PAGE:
For two weeks last November, the fate of millions of living creatures hung in the balance.
During that period, the 12th Conference of the Parties (COP 12) to the Convention on International Trade in Endangered Species of Fauna and Flora (CITES) met in Chile to debate the most pressing trade issues affecting animals and plants.
The CITES process can seem abstract when compared to the plight of elephants panicking under a hail of bullets, or to the crash of a giant forest tree felled by a chainsaw. But since CITES can be a powerful tool for animal advocates, it is important to understand the basics of how its decisions are made.
Beginning with a handful of countries in 1973, CITES now boasts more than 150 nations as signatories. It is a complex agreement designed to protect species threatened by trade, largely through restrictions outlined in its appendices.
Species listed under Appendix I are, with a few exceptions, protected from commercial-based international trade. Animals and plants listed under Appendix II can be traded commercially, but must be accompanied by documentation assuring that trade won't endanger the species. Appendix III is a unilateral listing by a country of origin of species that require a CITES export permit.
At COP meetings, signatory nations work to update CITES listings. On the whole, conservationists were pleased with the results of COP 12, the most recent conference.
First, the good news. While the Black Sea population of the bottle-nosed dolphin was not shifted to Appendix I, as originally proposed, it was maintained in Appendix II with a zero quota, effectively stopping legal international trade.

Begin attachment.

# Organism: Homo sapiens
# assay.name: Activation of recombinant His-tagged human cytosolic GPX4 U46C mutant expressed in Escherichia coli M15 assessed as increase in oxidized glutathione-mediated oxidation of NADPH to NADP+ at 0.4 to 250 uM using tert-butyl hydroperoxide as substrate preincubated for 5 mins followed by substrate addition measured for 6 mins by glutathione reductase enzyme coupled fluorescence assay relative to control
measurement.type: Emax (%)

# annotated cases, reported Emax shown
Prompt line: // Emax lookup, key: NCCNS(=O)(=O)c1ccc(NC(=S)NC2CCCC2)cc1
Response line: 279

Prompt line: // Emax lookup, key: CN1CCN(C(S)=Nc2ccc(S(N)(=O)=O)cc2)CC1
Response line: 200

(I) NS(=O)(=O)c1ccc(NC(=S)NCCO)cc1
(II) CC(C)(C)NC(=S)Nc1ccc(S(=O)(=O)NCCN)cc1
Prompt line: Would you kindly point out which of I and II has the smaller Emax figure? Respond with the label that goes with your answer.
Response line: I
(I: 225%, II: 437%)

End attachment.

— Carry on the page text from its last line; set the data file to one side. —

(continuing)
Japan's efforts to transfer both Minke and Bryde's whales from Appendix to Appendix II were soundly defeated. Japan will continue killing whales under the guise of "scientific research," but will have few trading partners for meat derived from the slaughter. On the other end of the size spectrum, tiny seahorses, long used for medicinal purposes in Asia, were listed in Appendix II.
Proposals to transfer yellow-naped and yellow-headed parrots, as well as blue-headed macaws, from Appendix II to Appendix I were successful. Animal advocates were also pleased by decisions to list in Appendix II the Madagascar flat-tailed tortoise and 12 species of freshwater Asian turtles often killed for meat. Whale sharks and basking sharks, which seemed doomed at the start of the meeting, eventually won placement in Appendix II.
One of the most controversial issues at COP 12 was the array of proposals affecting African elephants, particularly the push to open up the ivory trade. Ultimately, participants decided to allow limited trade in a manner that theoretically should not result in further endangerment of elephants; increased poaching, however, is likely to continue, and advocates fear that the elephants will still face grave threats.
Australia's proposal to place Patagonian and Antarctic toothfish on Appendix II was also the subject of furious debate. The parties opted instead for a resolution to promote cooperation between CITES and the Commission for the Conservation of Antarctic Marine Living Resources. Advocates hope that this agreement will result in stronger efforts to protect the fish, which are widely sold as "Chilean Sea Bass."
On the negative side, COP 12 adopted a proposal to increase trade in vicuna wool, while rejecting the United States' sensible proposal to include the humphead wrasse, a tropical reef fish, in Appendix II.
Experienced CITES campaigner Ronald I. Orenstein has remarked, "Activists are always willing to chant 'Save the whale!' or 'Save the elephant!' but you never hear 'Save the listing criteria!'" Yet that part of CITES -- the complex, technical side -- is essential.
Although an astonishing number ob plants and animals continue to be threatened by human activity, the recent CITES gathering did manage to protect some of these species from trade-based dangers.